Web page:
What is a cystocele?
A cystocele occurs when a woman’s bladder sags into her
vagina because of the weakening of the wall between her bladder and her vagina.
In addition to causing some minor pain, this condition can also affect a
woman’s ability to fully empty her bladder as well as cause urine leakage.
Because the fallen bladder falls below the support of the
pelvic floor muscles, urine leaks out when a woman coughs, sneezes, laughs, or
moves in any way that puts pressure on her bladder.
When the bladder sags just slightly into the vagina the
cystocele is consider mild and is classified as a grade 1. If the bladder
extends far enough to reach the opening of the vagina, it is classified as a
grade 2, slightly more severe than a grade 1.
Even more severe is grade 3, which happens when the bladder protrudes
through the opening of the vagina.
What causes a cystocele?
A cystocele can occur when a
woman strains her muscles during childbirth or damage to the vaginal wall
occurs. A cystocele can also result from
the straining that occurs when a woman lifts something heavy, or during a bowel
During menopause a woman’s body stops making estrogen,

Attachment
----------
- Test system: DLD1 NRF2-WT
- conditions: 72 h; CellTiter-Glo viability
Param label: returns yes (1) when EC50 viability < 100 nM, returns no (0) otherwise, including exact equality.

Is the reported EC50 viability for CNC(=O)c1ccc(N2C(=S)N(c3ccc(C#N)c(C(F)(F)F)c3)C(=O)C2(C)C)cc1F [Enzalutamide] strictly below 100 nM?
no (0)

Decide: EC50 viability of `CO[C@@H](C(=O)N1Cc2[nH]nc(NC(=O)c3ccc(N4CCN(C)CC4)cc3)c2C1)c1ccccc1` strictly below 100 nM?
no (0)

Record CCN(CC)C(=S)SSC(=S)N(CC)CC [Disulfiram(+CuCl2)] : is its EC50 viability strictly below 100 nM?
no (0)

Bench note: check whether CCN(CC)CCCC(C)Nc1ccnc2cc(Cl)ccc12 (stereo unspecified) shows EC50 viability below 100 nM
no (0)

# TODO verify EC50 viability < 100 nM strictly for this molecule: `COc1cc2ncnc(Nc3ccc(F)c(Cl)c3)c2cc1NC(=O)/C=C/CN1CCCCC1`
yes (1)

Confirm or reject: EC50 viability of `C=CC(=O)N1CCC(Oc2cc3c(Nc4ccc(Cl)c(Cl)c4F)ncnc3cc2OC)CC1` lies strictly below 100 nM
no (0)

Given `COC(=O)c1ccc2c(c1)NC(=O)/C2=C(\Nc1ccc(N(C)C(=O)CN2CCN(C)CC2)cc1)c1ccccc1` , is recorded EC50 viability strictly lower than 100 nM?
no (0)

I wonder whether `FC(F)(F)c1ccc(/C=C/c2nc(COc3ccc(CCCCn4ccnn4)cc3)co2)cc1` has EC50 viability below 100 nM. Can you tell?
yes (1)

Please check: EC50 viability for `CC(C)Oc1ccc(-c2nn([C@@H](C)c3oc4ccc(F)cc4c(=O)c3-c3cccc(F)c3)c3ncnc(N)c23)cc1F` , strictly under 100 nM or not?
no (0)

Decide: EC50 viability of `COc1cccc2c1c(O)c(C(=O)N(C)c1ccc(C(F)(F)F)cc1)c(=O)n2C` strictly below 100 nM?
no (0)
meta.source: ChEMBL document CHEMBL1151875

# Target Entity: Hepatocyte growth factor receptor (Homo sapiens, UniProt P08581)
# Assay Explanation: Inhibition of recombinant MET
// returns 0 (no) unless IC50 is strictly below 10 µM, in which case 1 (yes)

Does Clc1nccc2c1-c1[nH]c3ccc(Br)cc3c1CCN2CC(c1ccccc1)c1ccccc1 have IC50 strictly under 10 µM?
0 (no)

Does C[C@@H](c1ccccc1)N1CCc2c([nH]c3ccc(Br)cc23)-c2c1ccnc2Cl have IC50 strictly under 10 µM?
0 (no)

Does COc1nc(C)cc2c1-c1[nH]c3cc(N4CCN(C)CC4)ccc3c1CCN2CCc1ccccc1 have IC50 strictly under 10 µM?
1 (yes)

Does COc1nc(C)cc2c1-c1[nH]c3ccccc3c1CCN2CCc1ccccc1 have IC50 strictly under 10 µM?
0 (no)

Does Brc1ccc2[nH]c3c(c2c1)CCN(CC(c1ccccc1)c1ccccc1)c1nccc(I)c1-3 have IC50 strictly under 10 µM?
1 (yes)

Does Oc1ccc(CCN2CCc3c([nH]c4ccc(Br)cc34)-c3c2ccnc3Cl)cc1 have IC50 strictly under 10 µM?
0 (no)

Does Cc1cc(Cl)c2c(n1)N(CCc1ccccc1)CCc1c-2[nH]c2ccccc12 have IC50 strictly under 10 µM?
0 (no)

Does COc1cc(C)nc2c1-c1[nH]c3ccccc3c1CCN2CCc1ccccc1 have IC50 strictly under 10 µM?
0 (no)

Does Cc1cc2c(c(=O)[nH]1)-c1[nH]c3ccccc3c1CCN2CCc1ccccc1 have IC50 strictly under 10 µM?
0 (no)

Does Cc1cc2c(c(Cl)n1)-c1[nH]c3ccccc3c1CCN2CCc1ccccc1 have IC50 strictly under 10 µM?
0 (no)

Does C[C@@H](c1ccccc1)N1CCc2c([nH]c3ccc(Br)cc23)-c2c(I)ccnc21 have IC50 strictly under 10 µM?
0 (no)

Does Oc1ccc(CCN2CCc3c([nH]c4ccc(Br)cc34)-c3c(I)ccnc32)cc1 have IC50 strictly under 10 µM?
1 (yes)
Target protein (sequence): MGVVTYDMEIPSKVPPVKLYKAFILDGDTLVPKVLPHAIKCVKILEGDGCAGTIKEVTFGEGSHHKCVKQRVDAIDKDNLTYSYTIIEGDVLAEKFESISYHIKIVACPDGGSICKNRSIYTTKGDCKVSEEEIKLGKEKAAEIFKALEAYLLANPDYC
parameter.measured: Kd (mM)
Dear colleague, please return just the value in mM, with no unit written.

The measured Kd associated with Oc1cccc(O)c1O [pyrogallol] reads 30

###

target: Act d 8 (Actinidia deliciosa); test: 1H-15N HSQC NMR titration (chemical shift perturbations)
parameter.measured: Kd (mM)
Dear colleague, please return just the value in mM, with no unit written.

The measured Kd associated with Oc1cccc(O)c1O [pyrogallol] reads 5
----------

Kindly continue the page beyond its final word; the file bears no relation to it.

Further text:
causing the muscles around her vagina and bladder to weaken. Estrogen replacement therapy can help a woman
keep the muscles/tissues surrounding her vagina strong.
How is a cystocele diagnosed?
There are a couple ways a doctor can diagnose a grade 2 or
grade 3 cystocele: by listening to the symptoms a patient is suffering from and
by physically examining the patient’s vagina. During the physical exam, the doctor will
actually be able to see the sagging bladder.
In addition, a test called a voiding cystourethrogram can
be used to determine the presence of a cystocele. During this test, an X-ray that shows the
shape of the bladder is taken while the woman is urinating. The X-ray allows the physician to identify any
problems that interfere with the normal urine flow. The doctor may then decide to order other
tests to determine if there are any other problems with the woman’s urinary
How is a cystocele treated?
There are a variety of ways to treat a cystocele ranging
from no treatment for a grade 1 cystocele to surgery for a severe, or grade 3,
cystocele. If a woman is not
particularly bothered by the cystocele, her physician may just tell her not to
do anything that could cause it to become worse like heavy lifting or
However, if the cystocele is causing some discomfort, the
doctor may suggest a pessary, a removable device inserted into the vagina to
support the bladder and keep it in place. In order to avoid infection or even ulcers,
the pessary must be removed on a regular basis.
A doctor may choose to recommend surgery on a severe
cystocele in order to move the bladder into a more normal position. A
gynecologist, urologist, or urogynecologist could perform the operation. During
the operation, the surgeon usually makes an incision in the vagina wall and
creates more support for the bladder by tightening the tissues that separate
the two organs.
This may be performed in an outpatient setting or with an
overnight hospital stay followed by a recovery period of four to six weeks.